The Mystery Play is a detective story, a ghost story, and a memory play: a theatrical blending of Wit and The Woman In Black. Though fully self-contained, The Mystery Play is also the Second in a trilogy about crime-solving Sister Vivian Salter, a flinty, fifty-ish Catholic nun forced into the role of amateur sleuth. Each story in her trilogy was penned by a different playwright and commissioned by Ship’s Company Theatre in Parrsboro, Nova Scotia.
In The Mystery Play, Salter recounts her late-stage struggles with her own beliefs while also detailing her father George’s descent into Alzheimer’s. In his seventies, George is becoming prone to semi-violent outbursts, to speaking with phantoms in the middle of the night, and to eerie sleepwalking – all of which leave Salter exhausted and questioning the existence of God’s love. Then, into the adjoining suite next door moves a young schoolteacher, Jennifer Craig, and her husband, Peter. This newlywed couple seems perfect, and very much in love … until they don’t. By creeping attrition, Salter begins to suspect that terrible spousal abuse is taking place next door, and, despite herself, she gets drawn into mystery once more. But this time it’s a fearsome mystery that sneaks increasingly closer and closer to home.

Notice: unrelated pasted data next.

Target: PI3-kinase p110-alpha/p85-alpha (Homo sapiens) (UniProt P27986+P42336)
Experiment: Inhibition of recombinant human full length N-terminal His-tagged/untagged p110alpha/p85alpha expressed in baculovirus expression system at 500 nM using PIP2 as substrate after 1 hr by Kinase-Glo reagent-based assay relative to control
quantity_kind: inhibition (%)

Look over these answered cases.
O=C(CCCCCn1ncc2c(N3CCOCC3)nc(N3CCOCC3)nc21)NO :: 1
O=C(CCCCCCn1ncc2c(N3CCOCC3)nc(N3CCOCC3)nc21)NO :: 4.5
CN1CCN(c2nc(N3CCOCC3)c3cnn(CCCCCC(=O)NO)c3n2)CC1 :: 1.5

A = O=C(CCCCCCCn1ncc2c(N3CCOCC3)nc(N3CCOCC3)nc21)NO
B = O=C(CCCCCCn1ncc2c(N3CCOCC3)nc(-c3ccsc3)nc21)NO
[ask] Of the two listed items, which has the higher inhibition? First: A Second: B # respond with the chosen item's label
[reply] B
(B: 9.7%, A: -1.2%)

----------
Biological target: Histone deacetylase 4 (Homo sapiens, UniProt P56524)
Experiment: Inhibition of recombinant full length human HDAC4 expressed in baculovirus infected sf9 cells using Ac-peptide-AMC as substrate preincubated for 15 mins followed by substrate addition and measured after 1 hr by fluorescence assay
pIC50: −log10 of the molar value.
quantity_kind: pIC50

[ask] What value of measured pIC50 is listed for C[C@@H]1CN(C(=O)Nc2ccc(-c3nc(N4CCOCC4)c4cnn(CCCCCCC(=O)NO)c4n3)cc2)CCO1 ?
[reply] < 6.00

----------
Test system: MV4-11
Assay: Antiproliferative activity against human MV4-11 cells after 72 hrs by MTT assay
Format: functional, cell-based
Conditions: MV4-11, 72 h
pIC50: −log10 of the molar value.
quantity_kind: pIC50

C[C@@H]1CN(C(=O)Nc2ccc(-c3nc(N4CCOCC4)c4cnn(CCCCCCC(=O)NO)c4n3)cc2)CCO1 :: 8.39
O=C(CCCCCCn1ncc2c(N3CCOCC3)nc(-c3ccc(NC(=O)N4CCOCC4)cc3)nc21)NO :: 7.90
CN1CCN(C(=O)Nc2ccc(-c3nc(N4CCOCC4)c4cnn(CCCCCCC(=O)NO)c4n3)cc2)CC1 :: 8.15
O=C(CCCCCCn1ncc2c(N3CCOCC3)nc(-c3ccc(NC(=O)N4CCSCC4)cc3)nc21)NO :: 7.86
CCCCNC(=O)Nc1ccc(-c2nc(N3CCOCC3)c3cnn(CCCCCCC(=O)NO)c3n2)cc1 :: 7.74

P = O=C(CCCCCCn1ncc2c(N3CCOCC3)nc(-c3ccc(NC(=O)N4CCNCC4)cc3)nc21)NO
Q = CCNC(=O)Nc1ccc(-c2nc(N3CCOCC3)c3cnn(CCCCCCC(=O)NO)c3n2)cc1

The Mystery Play, a supernatural chiller of rattling cupboards, overnight séances, and spectral possessions, reveals a new definition of “mystery” – one derived from the Mystery Plays of sister Salter’s dwindling faith – in which the word can also mean a miracle beyond all logic.